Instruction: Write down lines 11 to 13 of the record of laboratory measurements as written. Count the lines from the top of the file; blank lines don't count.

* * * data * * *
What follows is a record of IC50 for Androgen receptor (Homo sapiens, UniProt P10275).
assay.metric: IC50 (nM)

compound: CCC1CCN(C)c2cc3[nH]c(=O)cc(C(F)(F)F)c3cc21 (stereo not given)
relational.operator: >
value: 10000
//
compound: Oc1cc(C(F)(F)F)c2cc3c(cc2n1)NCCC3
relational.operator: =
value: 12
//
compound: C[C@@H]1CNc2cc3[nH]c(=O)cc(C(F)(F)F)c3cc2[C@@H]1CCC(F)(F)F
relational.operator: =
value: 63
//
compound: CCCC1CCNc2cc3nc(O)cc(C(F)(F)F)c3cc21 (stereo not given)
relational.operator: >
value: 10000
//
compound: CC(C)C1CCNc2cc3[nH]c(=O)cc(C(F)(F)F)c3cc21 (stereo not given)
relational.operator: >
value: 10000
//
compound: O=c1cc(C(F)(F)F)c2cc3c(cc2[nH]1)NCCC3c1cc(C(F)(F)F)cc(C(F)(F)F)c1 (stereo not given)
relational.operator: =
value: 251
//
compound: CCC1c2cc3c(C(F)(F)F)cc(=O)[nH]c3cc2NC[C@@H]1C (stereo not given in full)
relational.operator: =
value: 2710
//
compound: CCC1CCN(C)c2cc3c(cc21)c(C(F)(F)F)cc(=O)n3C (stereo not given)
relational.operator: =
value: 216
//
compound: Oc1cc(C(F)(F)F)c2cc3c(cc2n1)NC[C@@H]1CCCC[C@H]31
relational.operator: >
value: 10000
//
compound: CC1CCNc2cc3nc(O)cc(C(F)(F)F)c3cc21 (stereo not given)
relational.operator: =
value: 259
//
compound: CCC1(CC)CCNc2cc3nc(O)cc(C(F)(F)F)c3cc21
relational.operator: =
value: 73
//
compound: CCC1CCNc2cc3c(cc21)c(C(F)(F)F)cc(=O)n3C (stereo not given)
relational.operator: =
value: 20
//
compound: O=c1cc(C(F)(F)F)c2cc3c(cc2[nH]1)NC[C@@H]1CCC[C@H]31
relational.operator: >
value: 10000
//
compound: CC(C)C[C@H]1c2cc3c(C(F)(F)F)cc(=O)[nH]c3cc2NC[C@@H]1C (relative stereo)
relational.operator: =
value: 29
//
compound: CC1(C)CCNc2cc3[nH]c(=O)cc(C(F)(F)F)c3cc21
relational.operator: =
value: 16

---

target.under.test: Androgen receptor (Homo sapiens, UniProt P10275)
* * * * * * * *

compound: C[C@@H]1CNc2cc3[nH]c(=O)cc(C(F)(F)F)c3cc2[C@@H]1CCC(F)(F)F
relational.operator: =
value: 63